Many of the familiar rollover rules pertaining to offset amounts remain intact. For instance, the final regulations still contain a definition of “plan loan offset amount,” which is eligible to roll over within 60 days. And Treasury Regulation (Treas. Reg.) 1.401(a)(31)-1 Q&A-16 still applies. This provision exempts offsets from the requirement that a plan administrator must offer a direct rollover option on all eligible rollover distributions. Although offset amounts are eligible for rollover treatment, they cannot be rolled over directly because the outstanding loan assets are no longer in an account that can be paid to another eligible plan. Instead, participants can indirectly roll over offset amounts.
Another rule, under Treas. Reg. 31.3405(c)-1, Q&A-11, provides that offset amounts alone are not subject to 20 percent mandatory federal withholding. But if the offset is processed along with a cash distribution that is also an eligible rollover distribution, then the plan administrator must calculate the 20 percent withholding based on the sum of the cash distribution plus the offset amount.
Example: A participant quits his job and requests a lump-sum distribution of his entire account balance. This balance includes $7,000 in cash and a $3,000 unpaid loan amount, which is offset in accordance with the plan’s loan policy. The total distribution eligible for rollover is $10,000. Therefore, the plan administrator must withhold $2,000 on the lump-sum distribution, which is equal to 20 percent of the total $10,000 eligible rollover distribution. The plan administrator withholds $2,000 from the $7,000 cash portion of the distribution and sends the participant a $5,000 check. If the participant had requested a direct rollover of the $7,000, no withholding would apply, and the $3,000 QPLO could be rolled over from the participant’s other assets.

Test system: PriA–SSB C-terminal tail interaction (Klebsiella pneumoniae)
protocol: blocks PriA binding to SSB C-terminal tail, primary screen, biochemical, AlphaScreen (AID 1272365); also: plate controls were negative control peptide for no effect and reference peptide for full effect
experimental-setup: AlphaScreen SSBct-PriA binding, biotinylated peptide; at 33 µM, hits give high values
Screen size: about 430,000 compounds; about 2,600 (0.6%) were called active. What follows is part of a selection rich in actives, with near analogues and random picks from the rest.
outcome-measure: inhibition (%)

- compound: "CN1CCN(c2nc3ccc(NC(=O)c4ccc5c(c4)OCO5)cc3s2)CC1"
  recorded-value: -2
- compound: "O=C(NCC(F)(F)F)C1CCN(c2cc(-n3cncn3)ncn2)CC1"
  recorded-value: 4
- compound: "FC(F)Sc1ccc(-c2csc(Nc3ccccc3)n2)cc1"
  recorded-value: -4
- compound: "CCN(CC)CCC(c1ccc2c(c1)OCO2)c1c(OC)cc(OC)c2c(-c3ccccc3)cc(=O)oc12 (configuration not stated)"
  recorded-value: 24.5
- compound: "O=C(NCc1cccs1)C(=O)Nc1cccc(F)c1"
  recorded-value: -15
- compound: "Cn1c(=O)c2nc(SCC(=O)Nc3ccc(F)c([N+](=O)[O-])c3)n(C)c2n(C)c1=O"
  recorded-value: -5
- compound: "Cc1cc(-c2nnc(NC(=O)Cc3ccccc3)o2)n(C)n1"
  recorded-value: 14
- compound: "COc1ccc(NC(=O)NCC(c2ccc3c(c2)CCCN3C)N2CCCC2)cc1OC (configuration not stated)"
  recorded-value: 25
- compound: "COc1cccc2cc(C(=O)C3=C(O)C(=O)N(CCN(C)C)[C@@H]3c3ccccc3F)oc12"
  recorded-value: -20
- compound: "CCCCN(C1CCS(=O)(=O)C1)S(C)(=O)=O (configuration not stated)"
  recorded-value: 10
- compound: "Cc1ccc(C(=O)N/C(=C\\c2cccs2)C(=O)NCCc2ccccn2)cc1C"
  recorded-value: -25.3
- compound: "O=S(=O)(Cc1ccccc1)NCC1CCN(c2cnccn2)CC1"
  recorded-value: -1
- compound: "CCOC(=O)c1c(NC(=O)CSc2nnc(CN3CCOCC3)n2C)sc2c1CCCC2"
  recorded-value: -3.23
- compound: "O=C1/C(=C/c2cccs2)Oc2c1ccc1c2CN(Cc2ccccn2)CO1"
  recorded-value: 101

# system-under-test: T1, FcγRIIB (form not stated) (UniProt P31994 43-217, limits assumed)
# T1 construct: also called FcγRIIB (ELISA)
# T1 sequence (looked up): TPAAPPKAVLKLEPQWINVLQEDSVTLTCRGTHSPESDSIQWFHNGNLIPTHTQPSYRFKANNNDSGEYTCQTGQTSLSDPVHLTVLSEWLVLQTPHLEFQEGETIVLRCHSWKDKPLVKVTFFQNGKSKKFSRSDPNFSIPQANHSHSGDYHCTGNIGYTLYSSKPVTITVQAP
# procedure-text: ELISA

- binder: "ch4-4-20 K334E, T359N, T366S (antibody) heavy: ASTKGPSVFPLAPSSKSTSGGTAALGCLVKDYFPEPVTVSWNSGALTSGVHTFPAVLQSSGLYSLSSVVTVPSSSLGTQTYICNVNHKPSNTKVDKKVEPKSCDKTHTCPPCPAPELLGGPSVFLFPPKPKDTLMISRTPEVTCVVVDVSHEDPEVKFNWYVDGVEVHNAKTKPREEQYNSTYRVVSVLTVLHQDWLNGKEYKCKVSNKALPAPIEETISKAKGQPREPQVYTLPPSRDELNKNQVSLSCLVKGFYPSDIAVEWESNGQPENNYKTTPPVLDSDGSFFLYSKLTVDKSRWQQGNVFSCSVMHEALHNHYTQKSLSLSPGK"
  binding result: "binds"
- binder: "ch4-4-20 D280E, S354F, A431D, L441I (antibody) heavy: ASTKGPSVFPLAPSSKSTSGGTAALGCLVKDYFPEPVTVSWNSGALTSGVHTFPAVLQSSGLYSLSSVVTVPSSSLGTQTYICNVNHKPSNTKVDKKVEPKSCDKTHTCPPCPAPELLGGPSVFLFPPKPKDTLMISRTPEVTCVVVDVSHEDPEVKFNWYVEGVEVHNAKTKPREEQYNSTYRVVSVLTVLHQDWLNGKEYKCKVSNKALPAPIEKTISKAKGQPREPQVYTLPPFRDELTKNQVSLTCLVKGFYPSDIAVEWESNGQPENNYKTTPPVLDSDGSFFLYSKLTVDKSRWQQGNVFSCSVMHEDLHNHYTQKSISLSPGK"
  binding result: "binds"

While “regular” plan loan offset amounts still exist, a QPLO describes offsets that occur only upon plan termination or severance from employment. Plan participants and spousal beneficiaries have until their tax filing deadline (including extensions) for the taxable year in which a QPLO occurs to indirectly roll over all or part of the loan offset amount to another eligible retirement plan or IRA. This rule applies to QPLOs from 401(a) plans (such as profit sharing plans, 401(k) plans, and defined benefit plans), 403(a) plans, 403(b) plans, and governmental 457(b) plans.
Two “Qualifying” Conditions
The proposed regulations define a QPLO as a plan loan offset amount that meets the following two conditions.
- The loan amount is treated as distributed from an eligible employer plan to a participant or spousal beneficiary either because the eligible employer plan was terminated or because the participant incurred a severance from employment that caused a failure to meet the loan repayment terms.
- The loan offset amount must relate to a plan loan that met the requirements of Internal Revenue Code Section (IRC Sec.) 72(p)(2) immediately before the plan termination or the participant’s severance from employment.
IRC Sec.72(p)(2) contains the plan loan conditions that must be met to avoid treating a loan as a distribution. Such conditions normally include the $50,000 limitation, the five-year term maximum, and the level repayment requirement. If these loan requirements are not met immediately before the loan offset occurs, the offset amount cannot be treated as a QPLO.